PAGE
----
Who really reads/needs parenting books?

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Do you read parenting books? For real, as in from cover to cover? Did you get anything at all out of the book? Was it overall a great buy with an excellent philosophy, or was there at least one nugget of sage advice that has helped you shape your parenting style? If the answer to that last question was yes, then perhaps parenting books are good for you. For others, not so much.

I remember when I first started writing for ParentDish--way back in the Blogging Baby days. I was pregnant and trying to figure out if I had what it took to be a parent. I bought oodles of parenting books and tried to plow through them as best as I could. I found lots of conflicting information, some of it outdated. I had lots of conversations with other parents and got more of the same. I even asked them what parenting books they recommended. Some loved certain books, some hated said books. One such book was "What to Expect when You're Expecting." I wrote a post about that and got innumerable comments of both praise and abhorring. So it is with any sort of parenting advice.

Once you become a parent, generally all the things you were so scared of dissipate. You become more confident in your decision making and parenting abilities. Most of the time, you actually become a better wife, daughter, friend, sister, etc. in the process. Did the parenting books help? Maybe, maybe not. Being a parent did. The things we all fear--that we'll be bad parents, that we'll hurt our children, that they'll be taken from us through our own negligence--seem to go away the more we actually practice parenting. And that means whatever parenting style comes most naturally to us or works out best for us. And it is different for every person. I don't think it really matters how much attention you paid to WTEWYE--you're probably doing OK in the mommy or daddy department. Parenting books, if you actually have time to read them (see: before children) might offer some insight, but only you will be able to determine the right approach to raising your kids.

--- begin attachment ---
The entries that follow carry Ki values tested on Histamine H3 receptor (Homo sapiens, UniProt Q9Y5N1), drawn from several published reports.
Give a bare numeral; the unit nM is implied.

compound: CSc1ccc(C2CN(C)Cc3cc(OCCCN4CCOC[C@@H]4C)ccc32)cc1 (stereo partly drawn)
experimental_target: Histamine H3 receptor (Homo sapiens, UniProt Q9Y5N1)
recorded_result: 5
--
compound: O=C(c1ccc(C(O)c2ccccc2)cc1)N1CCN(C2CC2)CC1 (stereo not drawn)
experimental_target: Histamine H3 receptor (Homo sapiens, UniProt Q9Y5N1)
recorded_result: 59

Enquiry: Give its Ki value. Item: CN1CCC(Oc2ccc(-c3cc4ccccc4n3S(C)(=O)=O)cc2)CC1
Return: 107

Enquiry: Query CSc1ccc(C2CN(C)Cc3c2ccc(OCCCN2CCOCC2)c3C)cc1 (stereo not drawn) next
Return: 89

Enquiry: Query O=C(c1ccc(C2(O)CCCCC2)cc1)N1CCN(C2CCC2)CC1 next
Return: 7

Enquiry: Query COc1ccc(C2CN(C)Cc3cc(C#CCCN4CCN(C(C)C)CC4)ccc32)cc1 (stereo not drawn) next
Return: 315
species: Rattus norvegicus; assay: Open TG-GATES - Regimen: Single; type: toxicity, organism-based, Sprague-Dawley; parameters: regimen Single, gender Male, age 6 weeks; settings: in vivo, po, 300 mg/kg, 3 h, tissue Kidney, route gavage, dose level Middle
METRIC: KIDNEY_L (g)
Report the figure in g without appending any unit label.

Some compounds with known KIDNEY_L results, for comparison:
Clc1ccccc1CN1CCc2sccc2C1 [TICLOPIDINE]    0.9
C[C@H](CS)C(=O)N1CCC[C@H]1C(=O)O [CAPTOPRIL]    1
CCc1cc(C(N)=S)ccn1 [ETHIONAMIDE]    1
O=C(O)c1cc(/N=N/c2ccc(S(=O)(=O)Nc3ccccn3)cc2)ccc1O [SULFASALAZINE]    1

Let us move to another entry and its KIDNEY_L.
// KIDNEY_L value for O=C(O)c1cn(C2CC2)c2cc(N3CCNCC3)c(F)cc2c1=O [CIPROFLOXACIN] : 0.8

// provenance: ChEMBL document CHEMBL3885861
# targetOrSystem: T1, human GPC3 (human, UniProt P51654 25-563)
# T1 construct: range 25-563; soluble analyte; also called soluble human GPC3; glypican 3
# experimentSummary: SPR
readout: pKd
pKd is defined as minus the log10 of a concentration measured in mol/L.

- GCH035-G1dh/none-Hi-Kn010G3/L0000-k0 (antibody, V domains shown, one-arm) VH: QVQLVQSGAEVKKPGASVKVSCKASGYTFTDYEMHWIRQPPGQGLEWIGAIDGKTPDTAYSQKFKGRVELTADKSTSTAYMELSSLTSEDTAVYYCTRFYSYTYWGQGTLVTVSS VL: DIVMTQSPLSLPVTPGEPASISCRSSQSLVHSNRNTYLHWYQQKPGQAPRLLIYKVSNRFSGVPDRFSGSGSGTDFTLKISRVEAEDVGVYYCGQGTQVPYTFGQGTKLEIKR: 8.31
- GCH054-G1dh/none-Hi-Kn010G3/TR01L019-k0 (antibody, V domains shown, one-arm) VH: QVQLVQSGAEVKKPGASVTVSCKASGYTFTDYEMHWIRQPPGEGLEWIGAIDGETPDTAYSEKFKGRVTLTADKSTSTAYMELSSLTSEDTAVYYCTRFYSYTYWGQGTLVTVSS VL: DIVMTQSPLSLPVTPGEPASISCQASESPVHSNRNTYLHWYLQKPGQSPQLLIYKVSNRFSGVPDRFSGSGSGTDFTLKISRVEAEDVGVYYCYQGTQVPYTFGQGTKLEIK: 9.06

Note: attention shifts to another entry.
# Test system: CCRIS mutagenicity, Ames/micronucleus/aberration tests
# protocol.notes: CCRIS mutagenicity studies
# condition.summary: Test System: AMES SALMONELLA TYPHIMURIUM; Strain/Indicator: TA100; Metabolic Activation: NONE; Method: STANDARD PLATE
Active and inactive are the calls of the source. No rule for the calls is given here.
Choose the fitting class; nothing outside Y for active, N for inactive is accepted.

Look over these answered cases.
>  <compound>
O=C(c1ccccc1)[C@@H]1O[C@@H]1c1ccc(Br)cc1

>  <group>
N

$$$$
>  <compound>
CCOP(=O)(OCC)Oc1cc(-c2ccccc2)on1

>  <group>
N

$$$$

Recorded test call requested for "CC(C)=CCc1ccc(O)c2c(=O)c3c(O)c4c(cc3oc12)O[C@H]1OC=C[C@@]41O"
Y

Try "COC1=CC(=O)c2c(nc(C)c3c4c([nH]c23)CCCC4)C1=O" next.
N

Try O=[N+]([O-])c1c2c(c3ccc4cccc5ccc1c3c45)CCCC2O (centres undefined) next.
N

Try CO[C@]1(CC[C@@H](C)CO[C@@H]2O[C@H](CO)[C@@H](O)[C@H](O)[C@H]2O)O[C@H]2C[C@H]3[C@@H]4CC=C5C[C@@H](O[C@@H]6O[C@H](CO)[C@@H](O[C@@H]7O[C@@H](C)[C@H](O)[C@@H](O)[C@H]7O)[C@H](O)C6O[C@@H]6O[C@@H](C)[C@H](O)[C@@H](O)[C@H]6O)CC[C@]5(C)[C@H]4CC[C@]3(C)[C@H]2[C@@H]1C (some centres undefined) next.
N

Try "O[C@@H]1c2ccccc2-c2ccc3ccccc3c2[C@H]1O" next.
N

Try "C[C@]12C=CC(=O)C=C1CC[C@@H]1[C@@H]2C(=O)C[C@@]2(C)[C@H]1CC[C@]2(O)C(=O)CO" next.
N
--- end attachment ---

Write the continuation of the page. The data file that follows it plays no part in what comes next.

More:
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AdviceMama Says:
Start by teaching him that it is safe to do so.